Feeding Bad Habits
Before you shell out $4 for a grande half-caf, consider that a pound of gourmet coffee beans costs $10 or less. The average pound of coffee yields 35 to 45 eight oz cups, depending on strength. Thirty-five cups times $4. Do the math and get a thermos.
Vending machines are pure evil. They rarely contain anything healthy and the cost may seem reasonable but can really add up. If you must have chips or cookies, buy in bulk or on sale and bag your own. This allows you to control the portion size along with the amount you spend.
Leftover lunches are great ways to save on everyday expenses. To avoid eating the same thing day after day, plan ahead. Baked chicken for dinner makes a tasty chicken salad wrap for a leftover lunch. Drain leftover shrimp scampi and sprinkle with seasonings for a spicy Cajun poboy on a crusty roll, and you won't even feel deprived.
Photo courtesy of Ahmed Rabea
Everything plugged in at your home is an energy drain. Lower your electric bill by unplugging appliances, TVs and computers, turning off your water heater during times when no one is home, raising or lowering your heat or electric by just a couple of degrees, and reducing the number of hours your pool pump runs.
One of the most common unnecessary electric expenses is heating and cooling loss due to poor insulation and leaky windows, doors and ducts. Finding and fixing leaks can save hundreds of dollars a year in electric costs.
A running toilet or dripping faucet seems like a minor annoyance – until the bill comes. Small leaks that cost less than $10 for a DIY repair, replacing the stopper in a running toilet for example, can triple your water bill for the month. Keeping up on maintenance issues is a practical way to save on everyday expenses.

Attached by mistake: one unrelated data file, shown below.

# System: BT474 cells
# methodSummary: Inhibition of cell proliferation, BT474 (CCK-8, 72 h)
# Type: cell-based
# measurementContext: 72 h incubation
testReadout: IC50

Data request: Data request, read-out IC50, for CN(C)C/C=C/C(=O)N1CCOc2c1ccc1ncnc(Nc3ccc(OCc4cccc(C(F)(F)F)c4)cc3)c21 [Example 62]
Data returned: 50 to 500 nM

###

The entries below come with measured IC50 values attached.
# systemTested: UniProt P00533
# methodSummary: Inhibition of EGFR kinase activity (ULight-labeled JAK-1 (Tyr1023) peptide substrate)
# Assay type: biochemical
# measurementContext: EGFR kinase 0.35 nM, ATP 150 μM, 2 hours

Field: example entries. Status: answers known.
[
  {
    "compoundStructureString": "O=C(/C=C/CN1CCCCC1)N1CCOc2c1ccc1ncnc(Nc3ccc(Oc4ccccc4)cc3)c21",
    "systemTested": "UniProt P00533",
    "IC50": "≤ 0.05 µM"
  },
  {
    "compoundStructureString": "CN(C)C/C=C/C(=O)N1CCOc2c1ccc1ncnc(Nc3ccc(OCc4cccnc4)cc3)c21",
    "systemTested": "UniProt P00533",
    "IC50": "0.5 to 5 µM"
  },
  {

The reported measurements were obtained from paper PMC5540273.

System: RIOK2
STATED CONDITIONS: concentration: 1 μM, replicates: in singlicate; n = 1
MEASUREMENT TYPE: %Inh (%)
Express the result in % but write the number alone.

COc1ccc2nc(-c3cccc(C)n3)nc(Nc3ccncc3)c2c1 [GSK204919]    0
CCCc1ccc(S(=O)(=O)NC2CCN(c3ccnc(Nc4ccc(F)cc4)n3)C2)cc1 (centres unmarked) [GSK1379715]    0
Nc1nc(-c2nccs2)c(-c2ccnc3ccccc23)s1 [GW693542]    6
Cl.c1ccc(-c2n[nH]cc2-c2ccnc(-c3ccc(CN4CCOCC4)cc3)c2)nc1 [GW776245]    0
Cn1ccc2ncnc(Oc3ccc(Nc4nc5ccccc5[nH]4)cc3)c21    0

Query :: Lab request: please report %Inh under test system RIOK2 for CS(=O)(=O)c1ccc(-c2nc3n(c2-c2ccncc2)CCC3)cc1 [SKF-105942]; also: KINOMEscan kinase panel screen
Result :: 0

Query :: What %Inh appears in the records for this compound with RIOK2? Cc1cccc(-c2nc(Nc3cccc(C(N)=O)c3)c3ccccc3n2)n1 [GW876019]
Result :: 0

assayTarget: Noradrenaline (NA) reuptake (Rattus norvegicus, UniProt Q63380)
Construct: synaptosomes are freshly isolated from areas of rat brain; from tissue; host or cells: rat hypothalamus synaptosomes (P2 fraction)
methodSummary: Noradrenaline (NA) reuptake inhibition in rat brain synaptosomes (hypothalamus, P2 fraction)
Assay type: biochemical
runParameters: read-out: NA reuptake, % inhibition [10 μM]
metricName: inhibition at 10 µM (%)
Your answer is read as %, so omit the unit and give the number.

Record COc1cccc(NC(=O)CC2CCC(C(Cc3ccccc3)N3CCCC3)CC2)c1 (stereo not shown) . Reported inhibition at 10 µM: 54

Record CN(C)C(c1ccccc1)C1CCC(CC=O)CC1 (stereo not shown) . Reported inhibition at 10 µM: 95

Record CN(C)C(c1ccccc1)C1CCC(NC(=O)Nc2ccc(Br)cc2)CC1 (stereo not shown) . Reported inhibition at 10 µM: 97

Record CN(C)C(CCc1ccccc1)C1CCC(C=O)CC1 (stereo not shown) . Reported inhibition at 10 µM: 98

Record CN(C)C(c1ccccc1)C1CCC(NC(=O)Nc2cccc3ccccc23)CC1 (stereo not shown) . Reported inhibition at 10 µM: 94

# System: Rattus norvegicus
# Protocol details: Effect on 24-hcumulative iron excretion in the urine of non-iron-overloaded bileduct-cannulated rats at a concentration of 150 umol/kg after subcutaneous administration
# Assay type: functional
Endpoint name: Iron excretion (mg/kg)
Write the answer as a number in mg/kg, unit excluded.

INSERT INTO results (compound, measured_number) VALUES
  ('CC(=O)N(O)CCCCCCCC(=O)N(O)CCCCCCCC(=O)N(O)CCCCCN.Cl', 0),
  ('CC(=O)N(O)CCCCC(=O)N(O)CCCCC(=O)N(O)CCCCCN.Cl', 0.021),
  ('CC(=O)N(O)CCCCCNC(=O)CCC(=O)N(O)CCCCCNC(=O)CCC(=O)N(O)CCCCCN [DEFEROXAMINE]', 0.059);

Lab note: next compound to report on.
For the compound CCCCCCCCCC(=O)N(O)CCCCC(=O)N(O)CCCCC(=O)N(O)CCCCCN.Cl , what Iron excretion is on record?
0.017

Keeping your car in good running condition and your tires inflated properly improves your gas mileage and saves you money. Basic maintenance like regular oil changes and tire rotation also cuts down on repairs and extends the life of your car, so the small gas savings you enjoy every day could result in big savings over the life of your car.
Save gas by driving the speed limit and reducing unnecessary trips. Plan your route for efficiency and line up errands to complete in the same day on the same route. If possible, car pool with a friend or neighbor, take a bus or walk. Organization often offers ways to save on everyday expenses.
Convenience stores prices are significantly higher than grocery stores, which in turn are higher than discount or bulk stores. This is another organization issue. Buy what you need and have it on hand at home for real convenience, and avoid convenience stores altogether.
Have you ever wondered why things like milk, eggs and meat are at the back of the grocery store? It’s because you have to walk past candy, ice cream and gourmet items to find them. It’s a marketing technique designed to tempt you into buying things you don’t need – and it works. Don’t go into a grocery store without a list and a budget. You’ll come out with what you really need, and you won’t end up wondering how you spent so much and still have no food.